About 14 studies with 53,797 study participants were included in this SR and MA. Regarding the study area of the articles; two studies in Ethiopia [37, 38], one study in Tanzania [39],one study in United Arab Emirates [40], four studies in USA [41,42,43,44], three studies in Sweden [14, 45, 46], one study in UK [47], one study in New Zeeland [48], and one study in Nepal [49] were included. As far as the study design of the included articles concerned, we included seven studies case control [37,38,39, 43, 45, 46, 49], three cohort [14, 47, 48], two cross sectional [40, 44] and two RCT [41, 42] studies. Concerning the POP measurement in the included articles, seven studies measured POP objectively [37, 39, 41,42,43, 48, 49] and the remaining seven measured subjectively [14, 38, 40, 44,45,46,47] (Table 1).

Table 1 Characteristics of the include articles and their study participants’

The effect of BMI on POP

Two studies reported the statistical significant association between BMI < 18.5 kg/m2 and POP [37, 38]. Likewise, five studies [41,42,43, 45, 48] reported that BMI of 25–29.9 kg/m2 had significant association with POP. Similarly, five studies [14, 41,42,43, 48] presented the finding exhibiting the significant association between BMI ≥ 30 kg/m2 and POP. In the MA, however, no statistical significant association is observed between each category of BMI and POP for all included articles. Similarly, the MA results depict that the pooled (overall) effect of each category of BMI on POP is statistically insignificant (Figs. 2, 3 and 4).

Fig. 2
figure2

Forest plot showing the effect of BMI < 18.5 kg/m2 on pelvic organ prolapse

Fig. 3
figure3

Forest plot showing the effect of BMI (25.5–29.9) kg/m2 on pelvic organ prolapse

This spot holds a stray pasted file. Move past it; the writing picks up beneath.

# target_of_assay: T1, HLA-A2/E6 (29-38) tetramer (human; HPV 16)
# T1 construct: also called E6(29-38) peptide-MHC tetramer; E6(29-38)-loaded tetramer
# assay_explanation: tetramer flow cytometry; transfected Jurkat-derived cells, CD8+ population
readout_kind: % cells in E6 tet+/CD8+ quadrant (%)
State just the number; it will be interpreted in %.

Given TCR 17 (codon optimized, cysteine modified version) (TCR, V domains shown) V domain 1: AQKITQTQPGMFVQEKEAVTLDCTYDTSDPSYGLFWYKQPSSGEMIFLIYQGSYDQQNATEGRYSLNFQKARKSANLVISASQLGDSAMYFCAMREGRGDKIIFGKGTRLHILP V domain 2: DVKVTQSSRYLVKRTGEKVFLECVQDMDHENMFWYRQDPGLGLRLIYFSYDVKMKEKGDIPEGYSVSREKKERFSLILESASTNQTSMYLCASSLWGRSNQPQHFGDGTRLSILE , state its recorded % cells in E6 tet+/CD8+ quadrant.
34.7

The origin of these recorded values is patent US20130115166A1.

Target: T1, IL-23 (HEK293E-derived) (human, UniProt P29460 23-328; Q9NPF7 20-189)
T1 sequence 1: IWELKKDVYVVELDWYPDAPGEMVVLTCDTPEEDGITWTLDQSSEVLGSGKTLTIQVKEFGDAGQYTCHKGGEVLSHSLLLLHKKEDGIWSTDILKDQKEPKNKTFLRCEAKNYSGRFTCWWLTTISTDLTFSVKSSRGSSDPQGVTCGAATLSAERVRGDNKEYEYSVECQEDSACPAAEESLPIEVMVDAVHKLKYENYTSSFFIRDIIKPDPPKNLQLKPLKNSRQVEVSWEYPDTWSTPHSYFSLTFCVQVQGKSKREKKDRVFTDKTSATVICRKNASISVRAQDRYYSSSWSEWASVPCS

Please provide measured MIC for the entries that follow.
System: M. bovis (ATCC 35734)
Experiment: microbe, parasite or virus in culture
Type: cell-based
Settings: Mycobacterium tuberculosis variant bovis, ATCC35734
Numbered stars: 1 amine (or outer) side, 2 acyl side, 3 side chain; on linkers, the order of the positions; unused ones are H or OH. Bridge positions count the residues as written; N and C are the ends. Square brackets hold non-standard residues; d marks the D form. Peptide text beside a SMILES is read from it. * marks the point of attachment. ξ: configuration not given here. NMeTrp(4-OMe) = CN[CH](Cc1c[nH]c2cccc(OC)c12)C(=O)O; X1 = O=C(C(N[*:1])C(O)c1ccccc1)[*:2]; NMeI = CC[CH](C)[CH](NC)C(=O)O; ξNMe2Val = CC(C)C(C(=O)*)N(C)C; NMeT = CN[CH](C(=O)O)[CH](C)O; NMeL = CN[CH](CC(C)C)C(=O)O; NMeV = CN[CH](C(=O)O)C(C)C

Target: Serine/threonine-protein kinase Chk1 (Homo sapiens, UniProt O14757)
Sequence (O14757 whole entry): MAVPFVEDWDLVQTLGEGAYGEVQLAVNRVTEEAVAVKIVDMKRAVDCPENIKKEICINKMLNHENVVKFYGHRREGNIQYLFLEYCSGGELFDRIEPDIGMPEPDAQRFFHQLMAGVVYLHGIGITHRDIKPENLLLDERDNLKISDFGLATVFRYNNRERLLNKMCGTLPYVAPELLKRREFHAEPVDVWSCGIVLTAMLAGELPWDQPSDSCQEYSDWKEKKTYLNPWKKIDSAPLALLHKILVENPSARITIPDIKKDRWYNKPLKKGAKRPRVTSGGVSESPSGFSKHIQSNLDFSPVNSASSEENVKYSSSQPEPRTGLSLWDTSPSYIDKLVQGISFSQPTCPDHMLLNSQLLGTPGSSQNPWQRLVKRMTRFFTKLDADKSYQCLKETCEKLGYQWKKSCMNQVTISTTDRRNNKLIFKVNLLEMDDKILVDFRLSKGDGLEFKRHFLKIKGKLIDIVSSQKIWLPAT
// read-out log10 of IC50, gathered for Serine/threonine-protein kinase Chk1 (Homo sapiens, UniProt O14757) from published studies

Fig. 4
figure4

Forest plot showing the effect of BMI ≥ 30 kg/m2 on pelvic organ prolapse

Discussion

This SR and MA aimed at synthesizing the pooled effect of BMI on POP occurrences. The pooled MA results indicate that BMI index has no significant association with POP. This contradicts the result of previous similar work [10]. The previous SR and MA work was included papers published June 18, 2015. On the other hand, the current work included articles published between March 30/2005 and March 30/2020. Therefore, one possible justification for the discrepancy on the effect of BMI on POP could be publication time difference across included papers. In this regard, the former study is differed from the current study on two perspectives. First, the former study had included all eligible studies published from June 18/2015 backward unlike the current study which has not included articles published March 30/2005 back. Second, the previous MA and SR study had not considered the recent studies published since June 19/2015 onwards in contrast to the current study which included papers published till March 30/2020. Over time trend, the life styles of people are continually changing, and BMI is tremendously sensitive to changes in life styles.